Unwillingness to plan.  The owner may be unwilling to plan, believing that he or she is in charge and no one can tell him or her “what to do”.

Inability to Plan. The owner may believe that he or she does not know how to plan for the succession of the business.

Mistaken Belief That a “Good” Will or Trust Is Enough. The owner may believe that his or her estate plan is sufficient.

Unrealistic Expectations of the Future.  The owner may believe that the business is so successful and there is so much wealth involved, that the business can take care of itself.

Conflict Between Business Succession and Financial Security.  The owner may believe that the owner’s financial security is dependent upon the business and that if the owner relinquishes control, then there will be no financial security.

Fear of Making the Wrong Choice.  The owner may have a fear that he or she is making the wrong choices for leadership or for ownership of the business.

Fear of an Adversarial Process. The owner may feel that he or she does not want to fight with the next generation and that everyone will end up angry with each other.

It is very important for the owner to overcome the typical fears associated with the business succession planning process.  A proper plan is more than an estate plan and is intended to give the owner a high degree of control over the process, provide the business with the greatest chance to succeed without the owner’s day to day involvement and to provide the owner with the greatest opportunity to enjoy financial security.  If you do not properly plan for the continuity of your business, then the relationships the business has with its employees, vendors, customers and others may be jeopardized.  Also, if you have family members in the business or key, trusted employees, then you should plan for the continuity of the business and communicate with them what your plans are. It does not have to be an adversarial process. If you fail to properly plan for the business and decide to leave it to chance, then you are leaving your (and possibly your family’s) financial security to chance.

We have helped many business owners plan for the transition of the ownership and management of their businesses to the next generation and have helped them successfully implement that plan. As a result, the owners have managed to maintain a degree of control over the process to the extent that they desired and they have also helped ensure their financial security.

We would be pleased to answer any questions you might have and to help you through this process. If you have any questions about planning for the continuity of your business, please contact:

Morris R. Saunders at:

msaunders@lgattorneys.com or 312-368-0100

Is Your Family Business or Closely Held Business Ready for Ownership Succession?

Every family owned and closely held business must eventually address the issue of ownership succession.  It should be a priority action item for all owners. Many owners see their business as their retirement plan. If they do not properly prepare the business and the next generation of leaders, then there may not be enough in the “retirement plan” for the owner to actually retire. Sometimes the owners are faced with clear cut choices as to who will take over their business and therefore feel that it is not necessary to focus on the process.  However, if the owner merely transfers ownership and/or management of the business to the next generation without getting the business and the future leaders ready for the transition, the business may fail regardless of the good intentions of all involved. With respect to the younger generation,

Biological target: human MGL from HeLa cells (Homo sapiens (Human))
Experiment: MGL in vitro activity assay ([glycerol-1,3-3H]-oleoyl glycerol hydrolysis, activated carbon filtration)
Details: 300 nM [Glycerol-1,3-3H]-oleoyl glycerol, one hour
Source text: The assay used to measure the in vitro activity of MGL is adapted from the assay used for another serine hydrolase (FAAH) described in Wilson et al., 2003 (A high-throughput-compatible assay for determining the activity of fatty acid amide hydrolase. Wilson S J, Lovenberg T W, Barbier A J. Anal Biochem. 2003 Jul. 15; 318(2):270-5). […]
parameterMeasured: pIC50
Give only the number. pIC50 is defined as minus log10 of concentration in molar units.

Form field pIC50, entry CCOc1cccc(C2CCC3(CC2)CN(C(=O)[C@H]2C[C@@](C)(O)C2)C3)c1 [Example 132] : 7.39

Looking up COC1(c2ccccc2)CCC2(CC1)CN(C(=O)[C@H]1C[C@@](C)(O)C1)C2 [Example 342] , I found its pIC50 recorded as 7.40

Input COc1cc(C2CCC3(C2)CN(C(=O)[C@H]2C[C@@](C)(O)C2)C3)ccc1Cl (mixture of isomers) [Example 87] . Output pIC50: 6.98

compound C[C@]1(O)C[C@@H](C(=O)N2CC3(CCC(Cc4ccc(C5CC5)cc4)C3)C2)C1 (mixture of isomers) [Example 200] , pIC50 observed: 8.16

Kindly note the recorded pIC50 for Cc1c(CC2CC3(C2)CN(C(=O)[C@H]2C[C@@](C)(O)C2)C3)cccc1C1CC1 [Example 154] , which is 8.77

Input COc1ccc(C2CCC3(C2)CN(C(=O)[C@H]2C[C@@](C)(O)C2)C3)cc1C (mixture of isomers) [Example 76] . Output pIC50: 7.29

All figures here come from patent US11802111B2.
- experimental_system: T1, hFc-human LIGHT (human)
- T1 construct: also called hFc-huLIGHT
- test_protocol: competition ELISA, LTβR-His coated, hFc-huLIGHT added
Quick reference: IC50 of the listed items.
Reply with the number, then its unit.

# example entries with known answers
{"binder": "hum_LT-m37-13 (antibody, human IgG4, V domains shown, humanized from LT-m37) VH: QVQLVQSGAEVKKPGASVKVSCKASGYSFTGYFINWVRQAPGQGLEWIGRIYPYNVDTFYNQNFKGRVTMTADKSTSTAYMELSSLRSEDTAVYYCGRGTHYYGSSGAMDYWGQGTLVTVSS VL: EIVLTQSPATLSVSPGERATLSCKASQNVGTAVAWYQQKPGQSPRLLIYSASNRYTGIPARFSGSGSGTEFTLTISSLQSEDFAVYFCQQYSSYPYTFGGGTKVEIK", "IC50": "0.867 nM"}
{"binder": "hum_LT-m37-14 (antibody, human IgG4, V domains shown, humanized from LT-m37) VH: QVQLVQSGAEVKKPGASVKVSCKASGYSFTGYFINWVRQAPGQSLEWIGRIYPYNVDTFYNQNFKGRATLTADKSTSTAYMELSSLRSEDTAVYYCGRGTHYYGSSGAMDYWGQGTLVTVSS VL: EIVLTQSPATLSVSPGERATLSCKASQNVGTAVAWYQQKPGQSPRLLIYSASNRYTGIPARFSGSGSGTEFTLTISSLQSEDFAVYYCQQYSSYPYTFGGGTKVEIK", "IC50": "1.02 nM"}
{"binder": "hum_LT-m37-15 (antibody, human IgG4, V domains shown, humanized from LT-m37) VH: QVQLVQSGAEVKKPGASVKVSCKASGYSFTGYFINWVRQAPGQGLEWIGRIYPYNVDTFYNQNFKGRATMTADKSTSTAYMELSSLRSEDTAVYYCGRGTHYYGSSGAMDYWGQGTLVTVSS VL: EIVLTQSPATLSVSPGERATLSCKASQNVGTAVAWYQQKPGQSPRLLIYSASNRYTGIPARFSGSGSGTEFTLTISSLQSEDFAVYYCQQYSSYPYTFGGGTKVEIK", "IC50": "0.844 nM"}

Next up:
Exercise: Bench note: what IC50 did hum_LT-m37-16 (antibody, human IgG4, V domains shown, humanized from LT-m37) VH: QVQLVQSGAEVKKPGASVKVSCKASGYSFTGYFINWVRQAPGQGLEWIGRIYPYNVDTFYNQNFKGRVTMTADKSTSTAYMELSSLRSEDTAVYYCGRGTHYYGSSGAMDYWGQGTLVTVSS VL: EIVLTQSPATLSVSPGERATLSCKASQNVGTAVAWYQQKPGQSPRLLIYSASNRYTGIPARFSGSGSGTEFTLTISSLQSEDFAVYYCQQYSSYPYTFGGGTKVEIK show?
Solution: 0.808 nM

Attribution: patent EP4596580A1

• Is the successor qualified to run the business? Does he or she have the right “tools”, the right training and/or experience?
  • Is there more than one successor? If so, what will be the roles and responsibilities of each? Will ownership be equal? Will control be equal?

With respect to your business,

  • Are the company’s governance records (e.g., by-laws, minutes, stock records) complete and current?
  • Does your company have an employee handbook that is current?
  • Are there valid employment agreements for key employees with enforceable restrictive provisions?
  • Do the loan documents permit the transfer of ownership?
  • Are the agreements with vendors and suppliers in place?
  • Are there agreements with key employees that give them an incentive to stay employed with the business, such as deferred compensation plans?
  • Is the business in compliance with leases of real estate and equipment? Do those leases permit a transfer of ownership or do they require the Lessor‘s consent?
  • Is intellectual property protected? If some of the intellectual property is owned by the senior generation, is it properly documented? How will the business continue to use the intellectual property?

You might also wish to consider how the business will succeed with or without you. What will be your role in the transition? Will you retain an office, be on the board of directors? Determining who will be the next owner(s) and manager(s) may be easy or difficult but you must consider numerous factors, some of which are outlined above to give the new owner(s) and manager(s) and the business the best chance to continue to prosper.  We have helped many clients pass the ownership and management of their business to the next generation and have watched as the business has continued to thrive.

If you would like our assistance through this process, please contact:

Morris R. Saunders at:

msaunders@lgattorneys.com or 312-368-0100